Friday, January 22, 2016

Our 2010 restoration project and some thoughts on wooden boat repair

Early Spring of 2010 found us back at Freyja Boat Works in Port Townsend for what turned out to be extensive repairs to the forward section of the boat.  When we purchased Compadre, two critical areas in the forward part of the boat were virtually inaccessible, which of course is not a good situation.  A 110-volt water heater completely blocked access to the forepeak; we could only peer in from a distance of four or five feet through the cabinet door in the forward head.  From there we could see lots of rust and staining on the stem and bilge, and a couple areas where the wood look questionable. 
Forepeak with stains on stem, floor timber, and bilge.
To make matters worse, the bilge immediately aft, beneath the forward head, was inaccessible because it was covered by a copper-clad shower pan.  Thus there was no way to know the condition of the forward eight-feet of the hull without some serious exploration.  Was it safe?  What about in heavy weather?  So out came the old water heater and the old shower pan.  No way to save either of them, but no great loss in any case.

Once we got into the stem area and the forward bilge, we found just enough rot and discoloration to make us uneasy.  The frame ends were soft (they'd been sistered in the past and the sisters were showing their age), and the floor timbers (probably original) were soft in spots. 
Closeup of the stem and bilge.  Ugly... and is this safe? Notice the rotted frame to left of pen, with newer sister next door.  The sister is bolted to the floor, but connection is not sound.  A rather crude repair.
 After consulting with our shipwright Arren Day, we decided that peace of mind would be worth a lot more than the cost of replacing some floors and frames, so we gave him the go-ahead to pull a couple planks and take a closer look.

I feel obligated to pause here for some general comments about wooden boat repair, so as not to alarm anyone with the pictures that follow.  One of the wonderful things about wooden boats is that virtually everything is replaceable, given sufficient resources.  This is very different from fiberglass boats, where the entire hull usually is molded as one piece, and structural repairs can be difficult and sometimes impossible.  The following pictures are dramatic and may seem alarming to anyone unfamiliar with wooden boats.  He's cutting big chunks out of the hull!  Looks like a disaster!  However, as I noted with our earlier work in the stern, removing a few planks and replacing frames is the stock-in-trade of any good shipwright.  While things might look horrendous, the process really is pretty routine.  So relax and enjoy the show.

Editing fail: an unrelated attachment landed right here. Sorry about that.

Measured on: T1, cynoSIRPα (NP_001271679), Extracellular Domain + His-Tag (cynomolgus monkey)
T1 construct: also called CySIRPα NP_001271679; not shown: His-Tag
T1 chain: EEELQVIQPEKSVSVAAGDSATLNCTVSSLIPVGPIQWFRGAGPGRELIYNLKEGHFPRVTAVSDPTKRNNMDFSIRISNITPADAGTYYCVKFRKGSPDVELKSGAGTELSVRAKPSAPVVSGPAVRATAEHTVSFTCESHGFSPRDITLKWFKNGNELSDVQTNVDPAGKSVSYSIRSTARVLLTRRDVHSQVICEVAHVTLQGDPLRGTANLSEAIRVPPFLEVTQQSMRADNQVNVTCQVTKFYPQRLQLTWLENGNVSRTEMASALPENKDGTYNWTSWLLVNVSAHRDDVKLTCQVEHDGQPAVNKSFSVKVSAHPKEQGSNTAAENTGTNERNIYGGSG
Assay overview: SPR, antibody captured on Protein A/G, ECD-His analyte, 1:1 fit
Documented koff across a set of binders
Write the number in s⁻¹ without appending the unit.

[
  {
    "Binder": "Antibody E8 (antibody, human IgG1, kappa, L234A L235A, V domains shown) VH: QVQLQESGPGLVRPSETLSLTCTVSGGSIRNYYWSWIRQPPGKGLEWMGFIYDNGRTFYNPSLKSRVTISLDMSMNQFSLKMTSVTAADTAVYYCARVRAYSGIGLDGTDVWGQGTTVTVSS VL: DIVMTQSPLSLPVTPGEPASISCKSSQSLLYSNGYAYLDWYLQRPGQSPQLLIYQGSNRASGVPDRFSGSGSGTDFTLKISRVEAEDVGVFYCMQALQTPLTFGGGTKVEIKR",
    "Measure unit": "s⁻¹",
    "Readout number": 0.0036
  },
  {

Matt opening up the garboard plank to have a look.
 The first step was to remove the garboard plank (the one closest to the keel).  It turned out to be more work to pull off the planks than we expected, which of course meant that the structure was still actually pretty sound.  But there was enough rot inside to justify continuing with the demolition, so off came a couple more planks to give access to the stem, frames, and floor timbers.

Opening a bit more.  The Port Orford cedar planks were pristine, but no way to save them.

Two planks gone and we finally have a good view inside.

  It was almost heartbreaking to watch 80-year old Port Orford cedar planks, still in pristine condition, being ripped to bits to get access to the inside.  Unfortunately there is no practical way to remove the planks without destroying them, so we had to accept that some of Compadre's original materials would be lost in order make her safe for the future.  Alas, one of life's trade offs.
Both sides open.  And a growing pile of debris.
Finally they had enough of the hull open to begin pulling out old floors and frames (often they just left the existing frames in place and, after removing any rotted wood, installed new sisters next to the old ones. The resulting new structure, with double frames in many places, arguably is stronger than the original.) 

An old floor timber headed to the scrap heap.
Of course you can't just pull out all the old stuff at once, otherwise the hull would collapse.  So Arren and his crew worked one or two stations at a time, removing the old floors and fashioning new ones as they moved along. Work started near the bow, beneath the forward head, and progressed forward toward the stem.
Thin wood strips form a pattern for first new floor,
 Shortly we had a couple new floors in place and the work settled into a routine which spanned several weeks.  After the bow was finished work moved aft toward the wheelhouse until we reached a logical stopping place (and the money ran out!)  In all we replaced 13 floor timbers and frame-pairs, starting at the stem and extending back to the front of the wheelhouse.
Two new oak floors in place.

In our next post we'll have more pictures of the reconstruction and show you the finished product.  Stay tuned...

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